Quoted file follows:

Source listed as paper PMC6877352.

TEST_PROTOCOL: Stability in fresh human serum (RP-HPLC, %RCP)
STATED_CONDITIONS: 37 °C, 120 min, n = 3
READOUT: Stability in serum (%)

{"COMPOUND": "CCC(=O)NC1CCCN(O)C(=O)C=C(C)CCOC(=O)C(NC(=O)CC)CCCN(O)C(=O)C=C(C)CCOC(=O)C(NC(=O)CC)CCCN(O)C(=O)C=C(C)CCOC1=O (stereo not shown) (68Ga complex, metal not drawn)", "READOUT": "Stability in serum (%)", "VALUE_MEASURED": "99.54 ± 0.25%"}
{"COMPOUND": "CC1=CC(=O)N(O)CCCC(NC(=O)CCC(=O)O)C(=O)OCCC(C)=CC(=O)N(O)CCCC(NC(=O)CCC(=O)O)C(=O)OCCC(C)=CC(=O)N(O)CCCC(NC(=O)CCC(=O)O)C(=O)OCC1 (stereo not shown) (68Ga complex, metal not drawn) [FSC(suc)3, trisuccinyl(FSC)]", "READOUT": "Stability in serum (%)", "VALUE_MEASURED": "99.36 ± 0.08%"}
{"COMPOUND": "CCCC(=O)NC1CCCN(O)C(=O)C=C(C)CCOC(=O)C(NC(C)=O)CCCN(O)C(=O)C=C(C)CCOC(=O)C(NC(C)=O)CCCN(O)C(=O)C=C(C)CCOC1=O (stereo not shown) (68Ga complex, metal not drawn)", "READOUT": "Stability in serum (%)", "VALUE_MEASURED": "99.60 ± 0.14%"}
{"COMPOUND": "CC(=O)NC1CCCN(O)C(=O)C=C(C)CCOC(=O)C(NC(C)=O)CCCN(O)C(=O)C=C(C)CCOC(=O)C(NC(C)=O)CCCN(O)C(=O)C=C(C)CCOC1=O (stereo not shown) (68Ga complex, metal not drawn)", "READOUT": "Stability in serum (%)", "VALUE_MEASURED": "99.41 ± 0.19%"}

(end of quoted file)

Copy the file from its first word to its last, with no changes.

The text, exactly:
Source listed as paper PMC6877352.

TEST_PROTOCOL: Stability in fresh human serum (RP-HPLC, %RCP)
STATED_CONDITIONS: 37 °C, 120 min, n = 3
READOUT: Stability in serum (%)

{"COMPOUND": "CCC(=O)NC1CCCN(O)C(=O)C=C(C)CCOC(=O)C(NC(=O)CC)CCCN(O)C(=O)C=C(C)CCOC(=O)C(NC(=O)CC)CCCN(O)C(=O)C=C(C)CCOC1=O (stereo not shown) (68Ga complex, metal not drawn)", "READOUT": "Stability in serum (%)", "VALUE_MEASURED": "99.54 ± 0.25%"}
{"COMPOUND": "CC1=CC(=O)N(O)CCCC(NC(=O)CCC(=O)O)C(=O)OCCC(C)=CC(=O)N(O)CCCC(NC(=O)CCC(=O)O)C(=O)OCCC(C)=CC(=O)N(O)CCCC(NC(=O)CCC(=O)O)C(=O)OCC1 (stereo not shown) (68Ga complex, metal not drawn) [FSC(suc)3, trisuccinyl(FSC)]", "READOUT": "Stability in serum (%)", "VALUE_MEASURED": "99.36 ± 0.08%"}
{"COMPOUND": "CCCC(=O)NC1CCCN(O)C(=O)C=C(C)CCOC(=O)C(NC(C)=O)CCCN(O)C(=O)C=C(C)CCOC(=O)C(NC(C)=O)CCCN(O)C(=O)C=C(C)CCOC1=O (stereo not shown) (68Ga complex, metal not drawn)", "READOUT": "Stability in serum (%)", "VALUE_MEASURED": "99.60 ± 0.14%"}
{"COMPOUND": "CC(=O)NC1CCCN(O)C(=O)C=C(C)CCOC(=O)C(NC(C)=O)CCCN(O)C(=O)C=C(C)CCOC(=O)C(NC(C)=O)CCCN(O)C(=O)C=C(C)CCOC1=O (stereo not shown) (68Ga complex, metal not drawn)", "READOUT": "Stability in serum (%)", "VALUE_MEASURED": "99.41 ± 0.19%"}